Walt Whitman

“Passage to India” (1872) by Walt Whitman

(Excerpts) Italicized comments are mine ~ RE

On science, scientists and inventors:

…Ah! Who shall soothe these feverish children?
Who justify these restless explorations?
Who speak the secret of impassive earth?
Who bind it t us? What is this separate Nature so unnatural?
What is this earth to our affections? (unloving earth, without a throb to answer ours,
Cold earth the place of graves.)
Yet soul, be sure the first intent remains, and shall be carried out,
Perhaps even now the time has arrived…

On the artist/poet:

After the noble inventors, after the scientists, the chemist, the geologist, ethnologist,
Finally shall come the poet worthy of that name,
The true son of God shall come singing his songs.

Then not your deeds only O voyagers, O scientists and inventors shall be justified
All these hearts of fretted children shall be soothed,
All affection shall be fully responded to, the secret shall be told,
All these separations and gaps shall be taken up and hook’d and link’d together
The whole earth, this cold impassive voiceless earth, shall be completely justified,
Trinitas Divine shall be gloriously accomplished and compacted by the true son of God,
the poet,
(He shall indeed pass the straits and conquer the mountains,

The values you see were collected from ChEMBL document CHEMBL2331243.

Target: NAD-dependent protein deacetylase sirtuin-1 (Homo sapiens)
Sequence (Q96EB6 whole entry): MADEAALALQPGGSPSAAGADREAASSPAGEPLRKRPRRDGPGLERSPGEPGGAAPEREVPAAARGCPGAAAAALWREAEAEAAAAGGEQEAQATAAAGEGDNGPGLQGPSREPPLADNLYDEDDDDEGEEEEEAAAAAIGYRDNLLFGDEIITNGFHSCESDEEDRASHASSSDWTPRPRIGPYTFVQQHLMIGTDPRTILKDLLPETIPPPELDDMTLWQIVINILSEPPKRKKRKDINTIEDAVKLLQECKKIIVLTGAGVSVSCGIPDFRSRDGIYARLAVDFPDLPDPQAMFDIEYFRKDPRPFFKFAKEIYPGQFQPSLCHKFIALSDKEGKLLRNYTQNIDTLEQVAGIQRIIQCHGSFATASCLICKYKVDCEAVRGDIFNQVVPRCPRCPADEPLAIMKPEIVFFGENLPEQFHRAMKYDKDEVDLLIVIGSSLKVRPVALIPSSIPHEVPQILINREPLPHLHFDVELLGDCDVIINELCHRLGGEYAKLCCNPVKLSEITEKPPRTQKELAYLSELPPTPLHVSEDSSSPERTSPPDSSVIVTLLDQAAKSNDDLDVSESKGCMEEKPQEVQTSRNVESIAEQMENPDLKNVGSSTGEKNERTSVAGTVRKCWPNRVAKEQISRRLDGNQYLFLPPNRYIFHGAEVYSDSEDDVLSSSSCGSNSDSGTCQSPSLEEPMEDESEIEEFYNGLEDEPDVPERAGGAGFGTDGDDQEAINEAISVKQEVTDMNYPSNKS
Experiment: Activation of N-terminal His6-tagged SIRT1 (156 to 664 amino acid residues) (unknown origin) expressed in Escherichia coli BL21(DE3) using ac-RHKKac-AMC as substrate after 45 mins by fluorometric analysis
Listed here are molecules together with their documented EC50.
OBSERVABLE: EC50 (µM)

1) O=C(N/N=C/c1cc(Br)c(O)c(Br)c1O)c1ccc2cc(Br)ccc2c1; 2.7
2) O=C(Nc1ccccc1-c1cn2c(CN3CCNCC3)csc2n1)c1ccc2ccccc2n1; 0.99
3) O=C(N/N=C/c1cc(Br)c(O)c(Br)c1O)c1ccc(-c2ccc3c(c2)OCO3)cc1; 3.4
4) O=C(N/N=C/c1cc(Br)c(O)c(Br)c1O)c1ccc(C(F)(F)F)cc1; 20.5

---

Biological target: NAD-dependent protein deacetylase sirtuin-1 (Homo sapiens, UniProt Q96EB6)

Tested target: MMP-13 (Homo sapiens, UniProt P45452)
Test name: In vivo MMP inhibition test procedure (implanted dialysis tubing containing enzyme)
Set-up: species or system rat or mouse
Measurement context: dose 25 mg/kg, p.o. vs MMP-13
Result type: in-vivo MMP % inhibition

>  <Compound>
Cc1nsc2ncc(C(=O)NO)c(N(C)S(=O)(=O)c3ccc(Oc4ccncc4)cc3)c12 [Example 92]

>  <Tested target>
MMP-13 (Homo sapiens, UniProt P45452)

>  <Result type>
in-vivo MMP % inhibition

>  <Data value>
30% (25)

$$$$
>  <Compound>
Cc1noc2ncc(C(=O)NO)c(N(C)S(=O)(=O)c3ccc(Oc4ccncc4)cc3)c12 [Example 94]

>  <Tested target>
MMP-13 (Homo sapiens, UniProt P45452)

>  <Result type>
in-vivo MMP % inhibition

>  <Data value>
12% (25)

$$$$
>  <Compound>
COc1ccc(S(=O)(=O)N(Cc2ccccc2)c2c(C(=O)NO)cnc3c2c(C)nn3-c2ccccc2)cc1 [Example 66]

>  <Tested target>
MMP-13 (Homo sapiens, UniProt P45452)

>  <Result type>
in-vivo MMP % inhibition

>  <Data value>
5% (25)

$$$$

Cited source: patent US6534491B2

He shall double the cape of Good Hope to some purpose,)
Nature and Man shall be disjoin’d and diffused no more,
The true son of God shall absolutely fuse them…

…Passage indeed O soul to primal thought,
Not lands and seas alone, thy own clear freshness,
The young maturity of brood and bloom,
to realms of budding bibles.

O soul repressless, I with thee and thee with me,
The circumnavigation of the world begin,
Of man, the voyage of his mind’s return.
To reason’s early paradise,
Back, back to wisdom’s birth, to innocent intuitions,
Again with fair creation...

Bathe me O God in thee, mounting to thee,
I and my soul to range in thee of thee.

O thou transcendent,
Nameless, the fibre and the breath,
Light of the light, shedding forth universes, thou centre of them,
Thou mightier centre of the true, the good, the loving…
Thou pulse, thou motive of the stars, sun, systems,
That, circling, move in order, safe, harmonious,
Athwart the shapeless vastness of space,
How should I think, how breathe a single breath, how speak if out of
I could not launch, to those superior universes?

The journey to the East is more than a physical one:

…Passage to more than India! Are thy wings plumed indeed for such far flights!
O secret of the earth and sky!
Of you O waters of the sea! O winding creeks and rivers!
Of you O woods and fields! Of you strong mountains of my land!
Of you O prairies! Of you gray rocks!

O morning red! O clouds! O rain and snows!
O day and night passage to you!

O sun and moon and all you stars! Sirius and Jupiter!
Passage to you

Passage, immediate passage! The blood burns in my veins!
Away, O soul! Hoist instantly the anchor!
Cut the hawsers—haul out—shake out every sail!
Have we not stood here long enough, eating and drinking like mere brutes?
Have we not darken’d and dazed ourselves with books long enough?...

O brave soul!
O farther farther sail!
O daring joy, but safe! Are they not all the seas of God?
O farther farther sail!